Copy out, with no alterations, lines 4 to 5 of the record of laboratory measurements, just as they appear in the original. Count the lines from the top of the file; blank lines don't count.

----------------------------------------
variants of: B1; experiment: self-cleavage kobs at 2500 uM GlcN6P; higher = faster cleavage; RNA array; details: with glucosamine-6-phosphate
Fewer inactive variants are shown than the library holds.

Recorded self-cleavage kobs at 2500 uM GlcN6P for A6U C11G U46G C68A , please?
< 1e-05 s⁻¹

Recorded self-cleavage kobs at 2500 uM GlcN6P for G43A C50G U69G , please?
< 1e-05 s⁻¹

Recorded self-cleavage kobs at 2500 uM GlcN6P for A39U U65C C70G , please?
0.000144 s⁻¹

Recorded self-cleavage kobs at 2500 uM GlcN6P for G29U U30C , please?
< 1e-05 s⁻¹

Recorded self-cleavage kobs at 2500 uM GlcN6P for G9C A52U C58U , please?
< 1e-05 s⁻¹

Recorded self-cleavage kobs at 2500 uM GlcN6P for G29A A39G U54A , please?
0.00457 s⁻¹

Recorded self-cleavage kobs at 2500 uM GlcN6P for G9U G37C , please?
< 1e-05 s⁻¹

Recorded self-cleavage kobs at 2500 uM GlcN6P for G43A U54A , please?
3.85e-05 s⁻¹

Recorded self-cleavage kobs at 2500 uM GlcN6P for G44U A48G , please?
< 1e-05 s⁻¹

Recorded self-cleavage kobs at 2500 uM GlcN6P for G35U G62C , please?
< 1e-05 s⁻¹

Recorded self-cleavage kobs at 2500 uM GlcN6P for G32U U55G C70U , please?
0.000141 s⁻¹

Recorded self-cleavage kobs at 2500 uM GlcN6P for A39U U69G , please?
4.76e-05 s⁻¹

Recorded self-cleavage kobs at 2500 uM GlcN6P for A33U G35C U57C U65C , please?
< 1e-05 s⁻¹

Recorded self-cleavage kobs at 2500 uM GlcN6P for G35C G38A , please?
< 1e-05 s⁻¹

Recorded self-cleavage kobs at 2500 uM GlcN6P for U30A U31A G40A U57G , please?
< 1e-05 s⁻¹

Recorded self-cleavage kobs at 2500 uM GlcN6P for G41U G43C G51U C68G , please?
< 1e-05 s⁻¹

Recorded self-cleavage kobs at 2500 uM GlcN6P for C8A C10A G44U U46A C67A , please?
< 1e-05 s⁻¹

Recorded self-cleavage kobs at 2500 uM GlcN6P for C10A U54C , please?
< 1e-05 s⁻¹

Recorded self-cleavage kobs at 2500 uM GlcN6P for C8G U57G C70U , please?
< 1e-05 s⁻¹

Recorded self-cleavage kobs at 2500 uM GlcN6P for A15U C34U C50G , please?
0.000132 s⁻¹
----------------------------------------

< 1e-05 s⁻¹

Recorded self-cleavage kobs at 2500 uM GlcN6P for G43A C50G U69G , please?